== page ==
Having these zero-knowledge proofs also means that you never have to send/trust the zkSNACKS coordinator with your bitcoin to coinjoin. In the background, wallets send proofs which are verified by the coordinator to allow your bitcoin to be included in the jointly spent transaction.
Zero Knowledge Doesn’t Stop With Coinjoins, Your Network Privacy Matters
If privacy-enhancing measures ended at the blockchain level, then Wasabi Wallet would still leak your network information and reveal your IP address or location.
This flaw happens to be the chink in the armor for many bitcoin wallets when they access and broadcast transactions over unshielded Internet connections. Transmitting to other peers over the Internet gives away your network information and as a result, your wallet becomes easy to fingerprint for surveillance.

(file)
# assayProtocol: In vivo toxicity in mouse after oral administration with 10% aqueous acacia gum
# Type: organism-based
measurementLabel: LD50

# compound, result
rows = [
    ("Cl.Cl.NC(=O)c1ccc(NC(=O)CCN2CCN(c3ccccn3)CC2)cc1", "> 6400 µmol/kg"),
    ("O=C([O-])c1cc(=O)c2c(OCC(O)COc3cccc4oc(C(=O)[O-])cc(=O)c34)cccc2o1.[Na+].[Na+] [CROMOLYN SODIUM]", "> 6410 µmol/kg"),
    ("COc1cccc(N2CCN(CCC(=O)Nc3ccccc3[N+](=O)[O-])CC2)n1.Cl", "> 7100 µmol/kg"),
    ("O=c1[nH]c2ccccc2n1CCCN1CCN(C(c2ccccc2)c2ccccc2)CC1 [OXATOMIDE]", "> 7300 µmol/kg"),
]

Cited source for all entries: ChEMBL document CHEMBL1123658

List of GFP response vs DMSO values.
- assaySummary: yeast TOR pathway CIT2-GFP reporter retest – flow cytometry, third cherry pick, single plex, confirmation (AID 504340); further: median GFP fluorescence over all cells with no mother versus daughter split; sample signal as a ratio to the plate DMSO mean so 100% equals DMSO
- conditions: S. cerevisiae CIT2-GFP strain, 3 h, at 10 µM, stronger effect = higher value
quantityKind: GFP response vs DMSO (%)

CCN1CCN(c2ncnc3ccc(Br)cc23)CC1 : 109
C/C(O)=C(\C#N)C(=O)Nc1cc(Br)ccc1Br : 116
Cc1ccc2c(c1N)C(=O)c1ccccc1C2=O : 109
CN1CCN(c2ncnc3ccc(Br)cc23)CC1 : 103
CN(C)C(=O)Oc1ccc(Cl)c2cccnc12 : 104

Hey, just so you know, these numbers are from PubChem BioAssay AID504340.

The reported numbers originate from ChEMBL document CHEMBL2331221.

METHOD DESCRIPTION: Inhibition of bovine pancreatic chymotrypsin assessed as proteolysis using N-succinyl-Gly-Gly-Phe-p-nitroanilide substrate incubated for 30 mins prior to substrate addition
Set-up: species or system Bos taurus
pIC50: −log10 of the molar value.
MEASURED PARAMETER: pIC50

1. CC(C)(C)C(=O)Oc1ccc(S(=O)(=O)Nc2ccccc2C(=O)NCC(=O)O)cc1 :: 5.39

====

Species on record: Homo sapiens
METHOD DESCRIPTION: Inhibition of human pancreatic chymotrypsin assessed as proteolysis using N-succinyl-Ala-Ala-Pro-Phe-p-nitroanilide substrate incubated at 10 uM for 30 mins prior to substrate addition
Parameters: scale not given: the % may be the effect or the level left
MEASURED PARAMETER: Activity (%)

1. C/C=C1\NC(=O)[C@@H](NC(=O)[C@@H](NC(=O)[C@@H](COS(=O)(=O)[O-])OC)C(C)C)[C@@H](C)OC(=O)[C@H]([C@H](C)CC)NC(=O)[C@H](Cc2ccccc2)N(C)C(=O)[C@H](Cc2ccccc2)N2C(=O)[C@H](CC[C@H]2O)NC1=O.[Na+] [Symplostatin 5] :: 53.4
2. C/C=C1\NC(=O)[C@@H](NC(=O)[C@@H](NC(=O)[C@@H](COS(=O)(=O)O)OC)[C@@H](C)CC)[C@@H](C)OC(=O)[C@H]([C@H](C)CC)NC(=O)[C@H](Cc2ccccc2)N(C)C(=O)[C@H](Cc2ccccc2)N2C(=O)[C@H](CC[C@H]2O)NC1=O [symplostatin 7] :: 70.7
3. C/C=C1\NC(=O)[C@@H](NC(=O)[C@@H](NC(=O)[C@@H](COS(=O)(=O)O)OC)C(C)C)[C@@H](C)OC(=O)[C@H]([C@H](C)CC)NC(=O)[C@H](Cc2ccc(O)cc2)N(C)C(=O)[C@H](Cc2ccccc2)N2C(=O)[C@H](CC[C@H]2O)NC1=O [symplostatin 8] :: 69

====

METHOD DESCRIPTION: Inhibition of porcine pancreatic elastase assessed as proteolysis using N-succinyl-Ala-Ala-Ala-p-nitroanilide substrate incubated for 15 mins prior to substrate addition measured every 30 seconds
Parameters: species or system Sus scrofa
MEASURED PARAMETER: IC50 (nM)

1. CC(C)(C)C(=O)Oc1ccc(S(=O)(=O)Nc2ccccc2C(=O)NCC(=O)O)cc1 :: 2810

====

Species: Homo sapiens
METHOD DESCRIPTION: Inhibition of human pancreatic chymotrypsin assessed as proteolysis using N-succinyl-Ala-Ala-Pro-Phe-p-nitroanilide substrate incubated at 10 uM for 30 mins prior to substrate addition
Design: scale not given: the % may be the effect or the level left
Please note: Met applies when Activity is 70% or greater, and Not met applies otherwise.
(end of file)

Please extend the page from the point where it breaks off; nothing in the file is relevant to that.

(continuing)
Similarly, connecting to the coordinator for coinjoins over the Internet would reveal your network information. To circumnavigate this privacy flaw, Wasabi Wallet integrates Tor to uphold its zero-knowledge policy.
Tor achieves privacy by passing communications over multiple hops, separating your identity from its original source. Each hop contains no information about the starting or ending point, it only provides information about the next hop on the route. Or put simply, Tor cloaks the communication by adding layers (Onion Layers) on top of your Internet connection when connecting to Wasabi Wallet.
How Tor Is Used To Preserve Zero Knowledge
1. Using Tor during the registration of inputs and outputs to the coordinator
When the inputs and outputs are registered for a coinjoin through one connection, they become linked. The link will tell the coordinator the network identity of the user associated with the inputs and outputs. By using different Tor connections for inputs and outputs, there is no single network identity that is revealed to the coordinator.
Zero-knowledge between inputs and outputs is necessary for the coinjoin to gain any privacy. Wasabi takes this a step further by also using a new Tor identity for registering each individual input or output. For example, since up to 10 inputs and 8 outputs can be registered by a single client in a single round, this uses 18 unique Tor addresses to prevent any two addresses from being matched.